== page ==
WIND

Where now for renewables in the Netherlands?

The Netherlands has seen consistent growth in wind and solar in the last decade, but the Freedom Party’s election victory means this is now at risk even if Geert Wilders is unable to form the coalition he would need to govern.

RICHARD HEAP

December 4, 2023

  • Renewables in the Netherlands grew eightfold in 10 years to 2022
  • However, the anti-renewables Freedom Party won the Dutch election
  • This will amplify anti-wind sentiment even if it cannot form a coalition

 

The Netherlands is the dark horse of the European renewable energy world. The country has seen an eightfold rise in renewables capacity in the last decade, but gains less attention than powerhouse neighbours France, Germany and the UK.

The International Renewable Energy Agency reported in its 2023 annual statistics briefing in March that renewables in the Netherlands increased from 4.2GW in 2013 to 32.8GW in 2022. This was driven by a 35-fold rise in solar to 22.6GW during the decade and a more-than-trebling of wind capacity to 9.3GW in the same period.

That wind figure includes growth in offshore wind from 228MW in 2013 to 3.2GW in 2022, and is now nearer 5.4GW with two recently-completed projects. They are the 1.5GW Hollandse Kust Zuid by Vattenfall, BASF and Allianz, which was inaugurated in September; and the 759MW Hollandse Kust Noord scheme by Shell and Eneco where turbine installation completed in October.

Predictability has been key to the growth of renewables in the Netherlands over the last decade. Political support has been consistent, and the country has avoided the bureaucratic inertia and boom-and-bust cycles that have affected other countries in Europe. But is that predictability now under threat?

On 22nd November, the right-wing populist Freedom Party led by Geert Wilders won the most seats in the Dutch general election (37 of the 150 available), and became the largest party in the country’s parliament for the first time. He did so with populist right-wing policies including a ban on mosques; a referendum to leave the European Union; and a commitment to stop military aid for Ukraine.

The result also sent shockwaves through the renewable energy sector. The Freedom Party’s energy policies include an end to building new wind and solar farms; leaving the Paris climate change agreement that came into force in November 2016; and to increase support for oil and gas extraction in the Dutch North Sea. Anti-renewables policies would make life harder for developers and investors in the Netherlands.

Yet we are optimistic about the future of the Dutch renewables market. The Freedom Party’s policies may have appealed to around a quarter of Dutch voters, but they will be a huge turn-off for many in the other three quarters. It will be hard for any party to enact hard anti-renewables policies if it cannot find like-minded coalition partners.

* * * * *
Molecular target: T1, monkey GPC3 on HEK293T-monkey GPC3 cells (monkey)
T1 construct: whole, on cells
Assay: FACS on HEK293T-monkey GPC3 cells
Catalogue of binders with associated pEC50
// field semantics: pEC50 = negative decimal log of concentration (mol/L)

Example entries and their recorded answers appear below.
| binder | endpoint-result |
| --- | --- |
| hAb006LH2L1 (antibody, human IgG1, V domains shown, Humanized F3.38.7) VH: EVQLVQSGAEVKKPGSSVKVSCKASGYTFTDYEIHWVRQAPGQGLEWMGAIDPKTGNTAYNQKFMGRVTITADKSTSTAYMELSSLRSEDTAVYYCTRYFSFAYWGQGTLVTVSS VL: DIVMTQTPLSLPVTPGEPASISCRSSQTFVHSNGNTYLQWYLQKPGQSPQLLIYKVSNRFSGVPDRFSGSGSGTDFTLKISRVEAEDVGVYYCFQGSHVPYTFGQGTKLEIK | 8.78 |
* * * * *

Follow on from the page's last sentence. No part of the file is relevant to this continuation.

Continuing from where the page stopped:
Political wilderness

The two weeks since the election have shown the scale of the challenge for Wilders, as he has so far been unable to secure the partners needed to form a coalition.

The second-largest party in the Dutch parliament is the Labor-Green Alliance led by former European Union climate chief Frans Timmermans, which won 25 seats in the election. Timmermans has already ruled out an alliance with Wilders.

The third-largest party, the centrist conservative Freedom & Democracy Party, which won 24 seats, said it saw no appeal in a formal coalition but would consider propping up a Wilders-led minority government; and the fourth-largest party, the New Social Contract Party that won 20 seats, saw “no basis” to join a coalition with Wilders and warned that the Freedom Party’s policies could breach the Dutch constitution.

It isn’t impossible for Wilders to form a coalition government and become the prime minister, but the last two weeks have shown it will be difficult. Even if he manages it, there are no guarantees his radical anti-renewables energy policies will stay intact. We therefore expect to see continued support for wind and solar in the Netherlands.

But let’s not be blasé. There are still threats for the industry. The fact that a populist right-wing party led by a climate change denier can win most votes in an outwardly liberal European country should give us cause for concern. It means that Wilders has a far larger political platform to spread scepticism about renewables, with the impact that could have on backing for the industry and investment. We would also expect to see populist anti-renewables parties feature in elections in other European countries, and the leaders of those parties may not be stymied in the same way Wilders is.

Then there is the likely re-run of the Biden-Trump presidential race in the US in 2024, where we expect arguments about renewables and the climate to feature heavily. We may not see Wilders become Dutch prime minister, but the fact he won a quarter of the votes shows populist policies and anti-renewables leaders are not going away.

That must remain in the minds of renewables investors as 2023 draws to a close.